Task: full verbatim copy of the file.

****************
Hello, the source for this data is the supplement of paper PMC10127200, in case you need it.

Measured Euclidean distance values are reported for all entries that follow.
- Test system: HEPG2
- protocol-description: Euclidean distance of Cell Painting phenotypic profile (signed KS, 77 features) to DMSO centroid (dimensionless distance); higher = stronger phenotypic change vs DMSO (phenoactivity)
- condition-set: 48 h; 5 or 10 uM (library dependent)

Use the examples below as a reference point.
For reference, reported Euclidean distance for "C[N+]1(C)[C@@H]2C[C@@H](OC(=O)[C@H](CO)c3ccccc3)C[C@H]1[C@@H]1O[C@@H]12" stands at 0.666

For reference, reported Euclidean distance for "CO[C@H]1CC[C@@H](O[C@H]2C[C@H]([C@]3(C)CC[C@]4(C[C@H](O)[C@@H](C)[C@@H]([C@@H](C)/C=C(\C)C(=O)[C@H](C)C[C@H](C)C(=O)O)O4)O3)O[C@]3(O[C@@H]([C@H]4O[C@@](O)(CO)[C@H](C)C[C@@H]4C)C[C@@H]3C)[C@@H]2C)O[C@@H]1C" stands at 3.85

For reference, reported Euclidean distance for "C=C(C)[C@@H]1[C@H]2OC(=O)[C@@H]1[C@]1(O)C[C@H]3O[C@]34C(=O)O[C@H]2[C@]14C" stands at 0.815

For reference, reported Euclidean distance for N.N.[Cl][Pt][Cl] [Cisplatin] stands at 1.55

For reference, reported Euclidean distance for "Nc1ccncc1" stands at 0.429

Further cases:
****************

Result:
Hello, the source for this data is the supplement of paper PMC10127200, in case you need it.

Measured Euclidean distance values are reported for all entries that follow.
- Test system: HEPG2
- protocol-description: Euclidean distance of Cell Painting phenotypic profile (signed KS, 77 features) to DMSO centroid (dimensionless distance); higher = stronger phenotypic change vs DMSO (phenoactivity)
- condition-set: 48 h; 5 or 10 uM (library dependent)

Use the examples below as a reference point.
For reference, reported Euclidean distance for "C[N+]1(C)[C@@H]2C[C@@H](OC(=O)[C@H](CO)c3ccccc3)C[C@H]1[C@@H]1O[C@@H]12" stands at 0.666

For reference, reported Euclidean distance for "CO[C@H]1CC[C@@H](O[C@H]2C[C@H]([C@]3(C)CC[C@]4(C[C@H](O)[C@@H](C)[C@@H]([C@@H](C)/C=C(\C)C(=O)[C@H](C)C[C@H](C)C(=O)O)O4)O3)O[C@]3(O[C@@H]([C@H]4O[C@@](O)(CO)[C@H](C)C[C@@H]4C)C[C@@H]3C)[C@@H]2C)O[C@@H]1C" stands at 3.85

For reference, reported Euclidean distance for "C=C(C)[C@@H]1[C@H]2OC(=O)[C@@H]1[C@]1(O)C[C@H]3O[C@]34C(=O)O[C@H]2[C@]14C" stands at 0.815

For reference, reported Euclidean distance for N.N.[Cl][Pt][Cl] [Cisplatin] stands at 1.55

For reference, reported Euclidean distance for "Nc1ccncc1" stands at 0.429

Further cases: